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Artist George Nobechi

  • JDAC 700 East 12th Street Hastings, NE, 68901 United States (map)

One of the world’s prominent emerging photographers, George Nobechi’s images reveal a world seen by few others, but experienced by everyone. Nobechi will discuss his work in a keynote artist lecture at 7 pm on April 5 in Hastings College’s French Memorial Chapel. The event is free and open to the public.

“It’s a rare opportunity to hear a photographer as talented and articulate as George Nobechi speak, especially when one considers he is emerging as one of the great new talents in international photography,” said Brett Erickson, Associate Professor of Visual Arts at Hastings College.

Nobechi is a Tokyo-born, Japanese/Canadian photographer, and a graduate of the University of British Columbia with a Bachelor of Arts (Honors) in History and International Relations. When he was 19 his father suddenly passed away, changing the course of his life and informing his future work; he left Vancouver upon graduation and forged a 14-year career in the business world in Tokyo and New York.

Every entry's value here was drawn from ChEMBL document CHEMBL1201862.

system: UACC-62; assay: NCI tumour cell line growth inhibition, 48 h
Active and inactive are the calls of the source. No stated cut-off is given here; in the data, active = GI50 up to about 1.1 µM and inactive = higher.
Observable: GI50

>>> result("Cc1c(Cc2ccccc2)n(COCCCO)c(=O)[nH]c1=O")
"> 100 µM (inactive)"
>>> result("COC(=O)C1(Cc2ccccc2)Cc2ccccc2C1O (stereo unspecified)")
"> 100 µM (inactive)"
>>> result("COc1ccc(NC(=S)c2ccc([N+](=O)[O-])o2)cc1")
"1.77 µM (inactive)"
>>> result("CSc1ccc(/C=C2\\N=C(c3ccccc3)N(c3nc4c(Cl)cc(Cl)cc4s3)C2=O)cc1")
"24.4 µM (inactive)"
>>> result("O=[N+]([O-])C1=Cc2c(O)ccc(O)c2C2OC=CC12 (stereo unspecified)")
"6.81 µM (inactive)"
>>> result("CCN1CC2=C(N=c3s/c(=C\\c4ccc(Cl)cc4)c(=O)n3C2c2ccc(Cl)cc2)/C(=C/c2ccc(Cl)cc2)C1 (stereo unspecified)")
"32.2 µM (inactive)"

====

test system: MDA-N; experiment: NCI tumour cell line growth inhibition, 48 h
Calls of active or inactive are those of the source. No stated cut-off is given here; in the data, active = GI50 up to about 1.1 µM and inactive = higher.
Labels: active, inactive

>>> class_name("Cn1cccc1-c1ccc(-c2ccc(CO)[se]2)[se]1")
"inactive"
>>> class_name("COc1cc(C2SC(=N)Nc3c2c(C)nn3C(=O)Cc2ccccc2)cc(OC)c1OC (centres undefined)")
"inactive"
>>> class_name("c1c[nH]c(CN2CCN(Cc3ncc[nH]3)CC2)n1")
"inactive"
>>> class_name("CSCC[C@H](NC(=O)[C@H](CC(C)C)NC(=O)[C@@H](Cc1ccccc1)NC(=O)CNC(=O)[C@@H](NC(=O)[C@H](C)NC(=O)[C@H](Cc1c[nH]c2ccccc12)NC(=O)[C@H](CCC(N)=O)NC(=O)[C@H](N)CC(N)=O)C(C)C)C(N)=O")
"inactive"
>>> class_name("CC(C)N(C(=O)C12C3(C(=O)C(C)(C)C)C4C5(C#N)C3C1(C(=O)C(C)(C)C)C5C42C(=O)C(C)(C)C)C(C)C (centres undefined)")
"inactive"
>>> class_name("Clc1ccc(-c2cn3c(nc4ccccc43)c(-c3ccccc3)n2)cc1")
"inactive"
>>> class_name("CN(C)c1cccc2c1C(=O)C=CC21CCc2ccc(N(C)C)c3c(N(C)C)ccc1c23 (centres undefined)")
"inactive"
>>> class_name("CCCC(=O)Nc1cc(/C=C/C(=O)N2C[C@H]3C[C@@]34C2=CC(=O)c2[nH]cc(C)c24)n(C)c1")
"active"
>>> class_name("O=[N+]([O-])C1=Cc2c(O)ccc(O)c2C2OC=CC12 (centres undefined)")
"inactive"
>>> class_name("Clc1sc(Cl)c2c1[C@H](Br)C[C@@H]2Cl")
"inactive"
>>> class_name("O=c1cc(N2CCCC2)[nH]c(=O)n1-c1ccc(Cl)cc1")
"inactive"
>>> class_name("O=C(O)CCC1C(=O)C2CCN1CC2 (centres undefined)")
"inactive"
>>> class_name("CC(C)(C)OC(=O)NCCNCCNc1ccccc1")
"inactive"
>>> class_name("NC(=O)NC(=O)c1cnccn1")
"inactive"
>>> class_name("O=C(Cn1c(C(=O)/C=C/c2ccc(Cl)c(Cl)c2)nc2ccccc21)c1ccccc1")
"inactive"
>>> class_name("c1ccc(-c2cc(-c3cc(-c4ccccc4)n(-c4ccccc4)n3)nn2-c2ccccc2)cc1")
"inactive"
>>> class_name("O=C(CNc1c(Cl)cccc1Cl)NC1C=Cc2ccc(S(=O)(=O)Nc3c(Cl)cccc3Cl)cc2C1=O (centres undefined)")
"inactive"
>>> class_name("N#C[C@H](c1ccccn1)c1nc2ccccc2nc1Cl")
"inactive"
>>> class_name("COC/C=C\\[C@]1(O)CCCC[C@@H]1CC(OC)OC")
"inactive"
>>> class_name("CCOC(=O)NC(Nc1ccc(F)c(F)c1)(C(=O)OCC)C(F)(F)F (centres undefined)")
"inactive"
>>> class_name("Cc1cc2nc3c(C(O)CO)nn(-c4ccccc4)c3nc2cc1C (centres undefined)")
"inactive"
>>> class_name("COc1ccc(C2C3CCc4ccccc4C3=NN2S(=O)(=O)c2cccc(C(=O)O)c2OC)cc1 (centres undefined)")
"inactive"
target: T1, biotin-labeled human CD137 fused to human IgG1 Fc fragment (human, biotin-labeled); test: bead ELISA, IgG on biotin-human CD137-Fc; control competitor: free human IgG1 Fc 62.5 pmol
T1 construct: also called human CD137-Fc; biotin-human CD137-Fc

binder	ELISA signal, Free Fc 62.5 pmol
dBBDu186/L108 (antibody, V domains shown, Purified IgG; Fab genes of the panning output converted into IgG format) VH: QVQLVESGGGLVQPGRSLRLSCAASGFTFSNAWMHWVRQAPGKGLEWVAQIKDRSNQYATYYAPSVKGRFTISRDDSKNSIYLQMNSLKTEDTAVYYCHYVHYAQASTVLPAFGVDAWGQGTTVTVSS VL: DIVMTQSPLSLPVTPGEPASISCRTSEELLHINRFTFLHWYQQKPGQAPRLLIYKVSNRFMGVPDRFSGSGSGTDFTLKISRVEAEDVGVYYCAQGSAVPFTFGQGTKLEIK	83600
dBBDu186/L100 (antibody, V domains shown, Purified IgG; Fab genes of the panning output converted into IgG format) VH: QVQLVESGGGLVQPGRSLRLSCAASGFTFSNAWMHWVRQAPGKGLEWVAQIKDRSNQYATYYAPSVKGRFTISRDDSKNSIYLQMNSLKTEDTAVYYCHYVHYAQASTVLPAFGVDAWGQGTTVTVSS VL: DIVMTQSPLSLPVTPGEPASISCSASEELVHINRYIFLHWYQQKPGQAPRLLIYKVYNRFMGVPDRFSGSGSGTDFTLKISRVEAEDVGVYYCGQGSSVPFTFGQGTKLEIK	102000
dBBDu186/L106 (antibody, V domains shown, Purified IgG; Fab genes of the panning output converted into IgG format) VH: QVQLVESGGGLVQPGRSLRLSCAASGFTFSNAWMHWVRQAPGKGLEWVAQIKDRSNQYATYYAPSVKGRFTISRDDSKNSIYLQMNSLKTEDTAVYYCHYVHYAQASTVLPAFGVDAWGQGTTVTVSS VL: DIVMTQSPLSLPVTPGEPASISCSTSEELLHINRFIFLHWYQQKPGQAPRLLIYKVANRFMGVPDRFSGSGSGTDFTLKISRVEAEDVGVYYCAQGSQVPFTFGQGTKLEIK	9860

In 2008 he embarked on a solo journey around the world through 14 countries on six continents in a quest to find peace with the death of his father. In March of 2015, Nobechi left New York and has since traveled continuously, making new work inspired by the impermanence of the theatre of life as it unfolds just beyond our reach.

Nobechi has garnered international awards and recognition for his work, with some highlights including selection as a finalist to "Critical Mass" as a global top 200 emerging photographer in 2016, a Gold Prize in the first annual Tokyo International Foto Awards (TIFA), selection by curators for the Norman Rockwell Museum to a fine art exhibition in Lenox, MA, and a feature on "The Candid Frame," one of the most prestigious photography podcasts in the world, as well as numerous group exhibitions around the country.

Nobechi has taught photography at the American School in Japan (ASIJ), Tokyo, the British School in Tokyo (BST), and for the Santa Fe Photographic Workshops in New Mexico and in Japan. He now splits his time between the expansive desert landscape of southern Arizona and the Japanese countryside.